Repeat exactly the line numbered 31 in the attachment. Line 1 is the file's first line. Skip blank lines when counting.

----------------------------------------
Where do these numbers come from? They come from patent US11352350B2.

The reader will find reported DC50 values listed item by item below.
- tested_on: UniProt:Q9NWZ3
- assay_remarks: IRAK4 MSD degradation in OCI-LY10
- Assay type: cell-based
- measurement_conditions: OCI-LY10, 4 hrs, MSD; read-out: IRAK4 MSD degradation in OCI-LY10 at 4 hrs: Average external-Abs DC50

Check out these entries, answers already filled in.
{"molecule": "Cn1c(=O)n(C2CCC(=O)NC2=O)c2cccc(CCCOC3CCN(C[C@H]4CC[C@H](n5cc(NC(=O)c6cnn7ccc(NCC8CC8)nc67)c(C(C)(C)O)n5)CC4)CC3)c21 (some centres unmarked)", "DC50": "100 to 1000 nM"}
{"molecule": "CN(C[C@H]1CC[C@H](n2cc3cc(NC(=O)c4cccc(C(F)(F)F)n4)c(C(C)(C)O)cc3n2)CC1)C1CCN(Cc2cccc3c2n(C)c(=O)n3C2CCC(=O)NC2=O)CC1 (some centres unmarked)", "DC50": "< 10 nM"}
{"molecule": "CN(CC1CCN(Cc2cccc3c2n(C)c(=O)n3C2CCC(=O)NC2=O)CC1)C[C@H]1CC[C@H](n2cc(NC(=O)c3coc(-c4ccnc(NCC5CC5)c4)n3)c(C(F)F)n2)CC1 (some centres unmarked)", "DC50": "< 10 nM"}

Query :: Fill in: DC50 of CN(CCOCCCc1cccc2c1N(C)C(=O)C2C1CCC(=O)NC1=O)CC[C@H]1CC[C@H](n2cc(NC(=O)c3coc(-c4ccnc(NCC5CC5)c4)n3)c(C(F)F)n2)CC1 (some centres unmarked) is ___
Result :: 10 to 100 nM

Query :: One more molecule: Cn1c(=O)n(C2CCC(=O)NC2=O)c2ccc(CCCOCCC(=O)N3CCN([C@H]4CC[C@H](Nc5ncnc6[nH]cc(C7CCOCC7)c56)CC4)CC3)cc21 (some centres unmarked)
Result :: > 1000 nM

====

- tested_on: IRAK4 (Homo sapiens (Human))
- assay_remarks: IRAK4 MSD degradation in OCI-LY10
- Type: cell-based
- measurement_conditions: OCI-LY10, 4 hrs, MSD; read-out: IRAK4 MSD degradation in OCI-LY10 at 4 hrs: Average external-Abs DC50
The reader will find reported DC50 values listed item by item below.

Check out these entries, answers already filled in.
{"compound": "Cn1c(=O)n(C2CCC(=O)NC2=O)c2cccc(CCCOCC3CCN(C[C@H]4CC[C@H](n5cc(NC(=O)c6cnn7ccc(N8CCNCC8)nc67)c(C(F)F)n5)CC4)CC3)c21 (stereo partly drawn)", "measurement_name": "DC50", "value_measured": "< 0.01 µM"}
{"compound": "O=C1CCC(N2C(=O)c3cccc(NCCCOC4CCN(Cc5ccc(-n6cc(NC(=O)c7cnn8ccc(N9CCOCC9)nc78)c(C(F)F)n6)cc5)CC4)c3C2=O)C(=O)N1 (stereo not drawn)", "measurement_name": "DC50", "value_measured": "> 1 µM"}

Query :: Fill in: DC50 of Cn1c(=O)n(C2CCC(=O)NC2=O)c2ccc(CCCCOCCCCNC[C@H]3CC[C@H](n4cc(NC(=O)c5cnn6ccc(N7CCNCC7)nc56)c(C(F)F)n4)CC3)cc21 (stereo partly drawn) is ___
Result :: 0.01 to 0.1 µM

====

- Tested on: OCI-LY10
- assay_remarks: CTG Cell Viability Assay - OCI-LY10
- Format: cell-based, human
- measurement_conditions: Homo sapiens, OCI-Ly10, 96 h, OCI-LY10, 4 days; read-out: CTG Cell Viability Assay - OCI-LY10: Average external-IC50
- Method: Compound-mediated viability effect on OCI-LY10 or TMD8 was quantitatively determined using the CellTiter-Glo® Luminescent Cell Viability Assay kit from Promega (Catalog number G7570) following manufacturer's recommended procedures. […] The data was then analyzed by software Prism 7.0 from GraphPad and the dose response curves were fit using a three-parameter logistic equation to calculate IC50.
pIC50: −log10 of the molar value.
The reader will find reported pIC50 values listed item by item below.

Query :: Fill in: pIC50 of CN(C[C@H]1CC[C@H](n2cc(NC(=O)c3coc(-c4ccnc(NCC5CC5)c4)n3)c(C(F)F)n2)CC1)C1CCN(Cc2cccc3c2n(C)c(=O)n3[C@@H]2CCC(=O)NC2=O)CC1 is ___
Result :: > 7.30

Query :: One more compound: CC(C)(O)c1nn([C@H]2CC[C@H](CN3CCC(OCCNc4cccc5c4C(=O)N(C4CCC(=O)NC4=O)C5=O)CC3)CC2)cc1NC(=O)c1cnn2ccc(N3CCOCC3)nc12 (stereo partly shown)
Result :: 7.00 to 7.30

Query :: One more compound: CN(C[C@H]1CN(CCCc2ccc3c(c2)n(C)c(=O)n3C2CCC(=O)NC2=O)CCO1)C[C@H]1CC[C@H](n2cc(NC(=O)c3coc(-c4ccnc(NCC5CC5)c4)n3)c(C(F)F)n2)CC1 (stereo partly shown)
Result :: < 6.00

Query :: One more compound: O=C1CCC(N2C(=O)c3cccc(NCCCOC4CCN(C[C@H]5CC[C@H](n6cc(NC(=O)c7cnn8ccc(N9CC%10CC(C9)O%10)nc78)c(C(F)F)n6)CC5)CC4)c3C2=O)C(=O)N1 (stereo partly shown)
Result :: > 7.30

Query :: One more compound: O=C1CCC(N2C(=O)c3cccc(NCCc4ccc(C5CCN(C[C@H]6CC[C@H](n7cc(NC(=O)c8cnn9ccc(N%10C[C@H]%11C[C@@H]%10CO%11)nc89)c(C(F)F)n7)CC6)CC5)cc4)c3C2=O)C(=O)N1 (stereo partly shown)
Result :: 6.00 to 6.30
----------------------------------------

- Method: Compound-mediated viability effect on OCI-LY10 or TMD8 was quantitatively determined using the CellTiter-Glo® Luminescent Cell Viability Assay kit from Promega (Catalog number G7570) following manufacturer's recommended procedures. […] The data was then analyzed by software Prism 7.0 from GraphPad and the dose response curves were fit using a three-parameter logistic equation to calculate IC50.